St David’s Church was built on the site of an earlier Irish Celtic Church dedicated to the local St Corban or St Patrick. The Norman Barons who settled in the Naas area rebuilt the church and dedicated it to St David, the Patron Saint of Wales. The first historical reference to St David’s occurs in 1212 when it was listed as one of the possessions of the Hospitallers of St John of Jerusalem. It was the parish church of Naas, well endowed and a place of ecclesiastical importance. For the next 400 years it continued to flourish, and by 1606, when St David’s featured in the inquisition of James I, it had grown to contain three chantries – the Holy Trinity, St Mary, and St Catherine.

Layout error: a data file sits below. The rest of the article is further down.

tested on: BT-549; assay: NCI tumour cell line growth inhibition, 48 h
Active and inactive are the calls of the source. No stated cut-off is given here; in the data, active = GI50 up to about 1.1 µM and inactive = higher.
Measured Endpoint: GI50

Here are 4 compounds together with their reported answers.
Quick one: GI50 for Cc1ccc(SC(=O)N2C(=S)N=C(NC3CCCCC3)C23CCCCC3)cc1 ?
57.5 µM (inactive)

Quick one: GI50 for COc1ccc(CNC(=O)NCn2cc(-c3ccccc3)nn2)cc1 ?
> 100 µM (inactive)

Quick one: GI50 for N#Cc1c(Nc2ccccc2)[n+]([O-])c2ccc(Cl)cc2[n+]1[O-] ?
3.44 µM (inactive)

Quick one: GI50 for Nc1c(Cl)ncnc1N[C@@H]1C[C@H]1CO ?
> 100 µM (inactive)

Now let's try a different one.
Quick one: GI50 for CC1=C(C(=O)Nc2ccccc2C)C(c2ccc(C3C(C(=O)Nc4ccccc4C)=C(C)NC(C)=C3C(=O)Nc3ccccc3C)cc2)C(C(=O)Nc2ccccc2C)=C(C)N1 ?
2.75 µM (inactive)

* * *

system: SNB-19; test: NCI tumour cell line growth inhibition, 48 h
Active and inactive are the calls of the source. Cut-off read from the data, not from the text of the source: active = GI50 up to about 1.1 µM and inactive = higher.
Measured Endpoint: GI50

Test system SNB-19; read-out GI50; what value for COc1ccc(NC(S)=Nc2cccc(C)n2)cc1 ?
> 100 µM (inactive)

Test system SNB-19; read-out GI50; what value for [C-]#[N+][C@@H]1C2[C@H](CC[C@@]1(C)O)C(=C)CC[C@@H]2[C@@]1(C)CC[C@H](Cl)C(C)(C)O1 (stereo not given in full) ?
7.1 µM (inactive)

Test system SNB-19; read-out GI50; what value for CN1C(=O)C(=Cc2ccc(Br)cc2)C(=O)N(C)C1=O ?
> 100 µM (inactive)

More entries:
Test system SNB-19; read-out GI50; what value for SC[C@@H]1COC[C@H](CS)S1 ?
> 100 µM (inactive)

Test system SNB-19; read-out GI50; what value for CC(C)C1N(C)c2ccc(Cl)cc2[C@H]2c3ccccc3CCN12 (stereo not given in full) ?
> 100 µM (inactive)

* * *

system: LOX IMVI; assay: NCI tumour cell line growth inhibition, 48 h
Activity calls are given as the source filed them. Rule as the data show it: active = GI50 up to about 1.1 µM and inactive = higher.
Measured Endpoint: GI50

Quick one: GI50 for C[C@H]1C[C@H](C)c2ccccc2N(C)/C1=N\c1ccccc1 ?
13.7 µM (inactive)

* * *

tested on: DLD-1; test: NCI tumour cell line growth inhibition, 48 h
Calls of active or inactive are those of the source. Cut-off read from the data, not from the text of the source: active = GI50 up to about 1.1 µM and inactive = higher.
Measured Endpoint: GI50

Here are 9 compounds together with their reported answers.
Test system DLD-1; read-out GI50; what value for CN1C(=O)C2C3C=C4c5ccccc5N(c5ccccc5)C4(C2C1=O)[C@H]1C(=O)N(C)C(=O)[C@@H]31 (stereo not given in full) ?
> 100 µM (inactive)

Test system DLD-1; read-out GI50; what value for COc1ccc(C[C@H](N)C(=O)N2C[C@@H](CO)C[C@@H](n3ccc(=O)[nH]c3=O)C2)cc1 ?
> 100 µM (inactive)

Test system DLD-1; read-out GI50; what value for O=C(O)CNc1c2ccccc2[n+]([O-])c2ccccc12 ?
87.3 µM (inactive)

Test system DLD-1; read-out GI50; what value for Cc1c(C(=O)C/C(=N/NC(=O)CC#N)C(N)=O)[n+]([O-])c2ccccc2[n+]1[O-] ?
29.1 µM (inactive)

In 1767 the original church Steeple was in a ruinous state and it was decided to pull it down. Some time later Lord Mayo decided to replace it. But the new tower was never completed. A plaque on the inside wall of the tower states “I found a ruin and left a steeple, Mayo 1783″.The bell dates from 1674 and originally hung in the old steeple. The Baptismal Font is a relic of the early Irish Christian Church and most probably was in use in the pre-Norman church of Saint Corban.